SCOTT SIMON, host: This is WEEKEND EDITION from NPR News. I'm Scott Simon. The 9/11 terrorist attacks resulted in far-reaching changes in this nation's aviation security. Just two months after the attacks Congress established the Transportation Security Administration and they eventually hired some 50,000 airport screeners. Ten years later, screening has become a routine and often frustrating part of air travel, but has it made us safer? NPR's Brian Naylor reports.

BRIAN NAYLOR: At the Smithsonian's National Museum of American History, a small temporary exhibit marks September 11th. Along with the artifacts found in the wreckage of the World Trade Center and the Pentagon, like a smashed fire truck door and twisted bits of fuselage, is a bin filled with every imaginable object people have tried to carry on airplanes.

MIKE BOESHMAN: The quantity was overwhelming, from grenades, as a couple of people have noticed today, firearms regularly. And it's gotten better as we've been around for nine, 10 years.

NAYLOR: That's Mike Boeshman, a screener at Bradley International Airport in Hartford. He was on hand at the opening of the exhibit as was TSA Administrator John Pistole, who recalled watching on TV as a plane flew into the second tower of the World Trade Center.

JOHN PISTOLE: The thought that came to mind almost immediately after that was, this changes everything. And, in fact, it did change everything for what we know as the American way of life, especially when it comes to travel.

NAYLOR: Especially air travel. What prior 9/11 had been a simple walk through a metal detector before boarding a flight has become an ordeal. Yet after the government spent $40 billion to overhaul airport security, critics say the system still contains holes. This past June, a man traveled across the country on an expired boarding pass. And there was the Christmas Day bomber of two years ago, who boarded a Detroit-bound flight with explosives in his underwear. Lee Hamilton, co-chairman of the 9/11 Commission, spoke at a recent conference.

LEE HAMILTON: Our conclusion is that despite 10 years of working on the problem, the detection system still falls short in critical ways.

NAYLOR: Rafi Ron agrees. Ron is a former head of security at Tel Aviv's Ben Gurion airport and is now a consultant in the U.S.

RAFI RON: What we have been and still are doing at the checkpoints is not necessarily providing us the level of security that is needed and there is more that needs to be done.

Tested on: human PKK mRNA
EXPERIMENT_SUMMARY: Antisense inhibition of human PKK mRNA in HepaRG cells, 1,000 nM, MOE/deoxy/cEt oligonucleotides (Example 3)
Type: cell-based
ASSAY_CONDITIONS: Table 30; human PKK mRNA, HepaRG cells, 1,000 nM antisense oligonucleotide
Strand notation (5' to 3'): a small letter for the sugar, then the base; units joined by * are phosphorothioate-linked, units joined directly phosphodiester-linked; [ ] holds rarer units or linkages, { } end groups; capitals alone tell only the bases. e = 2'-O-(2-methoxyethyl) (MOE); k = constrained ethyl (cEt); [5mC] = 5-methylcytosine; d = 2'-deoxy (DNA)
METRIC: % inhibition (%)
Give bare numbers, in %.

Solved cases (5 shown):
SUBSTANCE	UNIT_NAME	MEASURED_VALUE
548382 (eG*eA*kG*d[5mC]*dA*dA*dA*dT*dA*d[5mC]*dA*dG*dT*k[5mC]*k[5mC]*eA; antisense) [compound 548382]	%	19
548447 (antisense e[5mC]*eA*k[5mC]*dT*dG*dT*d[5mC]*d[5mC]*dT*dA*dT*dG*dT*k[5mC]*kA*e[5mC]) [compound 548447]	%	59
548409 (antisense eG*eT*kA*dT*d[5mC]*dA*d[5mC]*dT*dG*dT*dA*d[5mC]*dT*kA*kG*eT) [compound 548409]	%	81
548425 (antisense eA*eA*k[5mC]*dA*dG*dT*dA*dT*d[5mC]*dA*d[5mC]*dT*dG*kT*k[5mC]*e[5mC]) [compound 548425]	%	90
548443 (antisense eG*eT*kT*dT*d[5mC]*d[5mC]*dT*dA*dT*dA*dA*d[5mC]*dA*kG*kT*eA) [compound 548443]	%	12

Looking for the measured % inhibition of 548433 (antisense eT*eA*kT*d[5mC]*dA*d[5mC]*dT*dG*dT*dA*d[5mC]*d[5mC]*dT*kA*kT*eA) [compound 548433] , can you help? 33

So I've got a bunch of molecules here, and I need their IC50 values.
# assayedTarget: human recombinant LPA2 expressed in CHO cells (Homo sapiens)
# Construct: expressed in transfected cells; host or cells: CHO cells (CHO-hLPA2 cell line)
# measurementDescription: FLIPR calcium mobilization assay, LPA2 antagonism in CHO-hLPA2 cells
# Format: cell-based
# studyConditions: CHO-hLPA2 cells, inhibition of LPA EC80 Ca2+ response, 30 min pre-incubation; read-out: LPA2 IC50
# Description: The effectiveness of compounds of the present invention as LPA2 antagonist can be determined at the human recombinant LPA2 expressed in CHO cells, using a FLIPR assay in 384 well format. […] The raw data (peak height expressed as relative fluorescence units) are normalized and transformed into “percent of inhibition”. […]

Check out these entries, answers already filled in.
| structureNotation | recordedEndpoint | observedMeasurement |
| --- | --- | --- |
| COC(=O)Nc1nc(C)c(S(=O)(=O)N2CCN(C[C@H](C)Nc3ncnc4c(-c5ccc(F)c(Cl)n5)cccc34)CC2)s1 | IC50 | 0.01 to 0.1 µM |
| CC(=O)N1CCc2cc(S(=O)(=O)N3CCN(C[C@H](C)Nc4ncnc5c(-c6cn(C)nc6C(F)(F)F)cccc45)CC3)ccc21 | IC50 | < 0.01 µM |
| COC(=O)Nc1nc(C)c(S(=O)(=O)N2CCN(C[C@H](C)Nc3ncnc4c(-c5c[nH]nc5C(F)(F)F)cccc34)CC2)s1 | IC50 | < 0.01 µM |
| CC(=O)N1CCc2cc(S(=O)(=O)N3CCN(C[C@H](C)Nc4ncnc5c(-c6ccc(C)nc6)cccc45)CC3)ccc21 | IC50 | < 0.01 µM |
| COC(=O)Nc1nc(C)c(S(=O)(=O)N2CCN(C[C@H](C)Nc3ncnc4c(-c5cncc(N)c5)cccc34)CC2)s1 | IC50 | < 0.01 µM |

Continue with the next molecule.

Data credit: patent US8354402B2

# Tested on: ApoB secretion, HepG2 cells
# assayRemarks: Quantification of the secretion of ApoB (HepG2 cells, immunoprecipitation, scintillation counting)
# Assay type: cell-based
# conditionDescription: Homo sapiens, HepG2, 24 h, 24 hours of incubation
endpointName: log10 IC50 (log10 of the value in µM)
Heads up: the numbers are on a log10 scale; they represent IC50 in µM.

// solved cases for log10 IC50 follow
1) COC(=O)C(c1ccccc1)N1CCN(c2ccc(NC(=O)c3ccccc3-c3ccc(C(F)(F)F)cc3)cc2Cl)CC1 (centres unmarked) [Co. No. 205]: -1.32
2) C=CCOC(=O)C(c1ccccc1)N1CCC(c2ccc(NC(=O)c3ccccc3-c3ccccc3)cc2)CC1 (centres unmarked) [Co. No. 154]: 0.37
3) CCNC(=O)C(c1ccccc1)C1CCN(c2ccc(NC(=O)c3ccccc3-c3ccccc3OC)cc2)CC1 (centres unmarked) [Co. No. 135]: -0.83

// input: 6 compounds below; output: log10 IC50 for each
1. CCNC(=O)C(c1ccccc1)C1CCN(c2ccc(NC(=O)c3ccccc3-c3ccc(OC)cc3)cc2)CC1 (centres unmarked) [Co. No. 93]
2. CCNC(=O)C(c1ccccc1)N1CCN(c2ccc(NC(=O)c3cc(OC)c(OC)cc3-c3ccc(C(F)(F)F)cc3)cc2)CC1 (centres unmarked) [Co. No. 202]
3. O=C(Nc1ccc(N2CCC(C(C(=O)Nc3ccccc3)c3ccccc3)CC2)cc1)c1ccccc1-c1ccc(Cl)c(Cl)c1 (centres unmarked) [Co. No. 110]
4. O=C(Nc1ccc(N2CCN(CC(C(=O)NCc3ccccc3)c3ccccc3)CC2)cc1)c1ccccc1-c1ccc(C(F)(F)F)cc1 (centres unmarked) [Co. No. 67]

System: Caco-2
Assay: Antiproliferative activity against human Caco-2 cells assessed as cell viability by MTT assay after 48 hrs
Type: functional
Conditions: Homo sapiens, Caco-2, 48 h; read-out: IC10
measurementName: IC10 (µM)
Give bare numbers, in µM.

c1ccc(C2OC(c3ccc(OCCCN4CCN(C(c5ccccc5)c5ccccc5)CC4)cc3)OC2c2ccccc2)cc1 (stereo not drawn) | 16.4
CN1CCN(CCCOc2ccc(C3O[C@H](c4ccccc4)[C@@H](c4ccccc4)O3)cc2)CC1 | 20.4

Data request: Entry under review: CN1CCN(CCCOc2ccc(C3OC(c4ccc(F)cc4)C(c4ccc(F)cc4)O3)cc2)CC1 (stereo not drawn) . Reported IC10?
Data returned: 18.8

NAYLOR: Ron says the key is not searching for dangerous items, but rather, dangerous people. He says the TSA needs to do more than physically screen passengers. It should use behavior analysis and interview those people it deems suspicious, similar to what security officials do in Israel. He says it does not mean racial profiling and would involve only 1 or 2 percent of passengers.

RON: So if you look at a full 747 flight with 450 passengers, we're probably looking at about five or six passengers that will have to be interviewed.

NAYLOR: The TSA has, in fact, deployed some 2,800 behavior detection officers in airports around the country who look for signs of trouble. Administrator Pistole says his agency is working on less intrusive screening for members of trusted groups, such as frequent fliers and veterans.

PISTOLE: Whether you take the World War II veterans who come on charter flights to Washington D.C. to see World War II Memorial, how we used to do physical screening with them and what we do now. We're working with the actual pilots in charge of aircraft on how we can do different intelligence-based screening for them.

NAYLOR: Homeland Security officials say that behavioral screening will eventually lead to an end to the requirement that passengers remove their shoes. It's unclear when that day might arrive. Homeland Security Secretary Janet Napolitano...

Secretary JANET NAPOLITANO: I can't say, except that I think you'll be able to leave your shoes on significantly earlier than you'll be able to take on a extra-large bottle of shampoo.

NAYLOR: At the TSA, change comes one step at a time. Brian Naylor, NPR News, Washington.

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